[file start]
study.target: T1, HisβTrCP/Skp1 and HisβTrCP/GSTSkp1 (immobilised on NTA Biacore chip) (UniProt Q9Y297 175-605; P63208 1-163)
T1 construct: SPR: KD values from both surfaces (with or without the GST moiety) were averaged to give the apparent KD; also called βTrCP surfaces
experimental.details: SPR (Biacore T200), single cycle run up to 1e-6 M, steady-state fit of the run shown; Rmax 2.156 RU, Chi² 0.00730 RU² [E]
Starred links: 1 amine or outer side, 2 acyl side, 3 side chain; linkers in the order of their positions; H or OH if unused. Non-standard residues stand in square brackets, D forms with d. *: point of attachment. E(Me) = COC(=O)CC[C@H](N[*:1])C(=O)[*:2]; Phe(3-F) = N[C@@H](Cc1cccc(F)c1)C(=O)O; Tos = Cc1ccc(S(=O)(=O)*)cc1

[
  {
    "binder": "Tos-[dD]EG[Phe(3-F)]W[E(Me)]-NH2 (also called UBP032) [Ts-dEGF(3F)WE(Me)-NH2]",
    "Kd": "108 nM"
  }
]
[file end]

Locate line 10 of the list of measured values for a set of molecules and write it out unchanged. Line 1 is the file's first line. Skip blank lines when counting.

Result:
]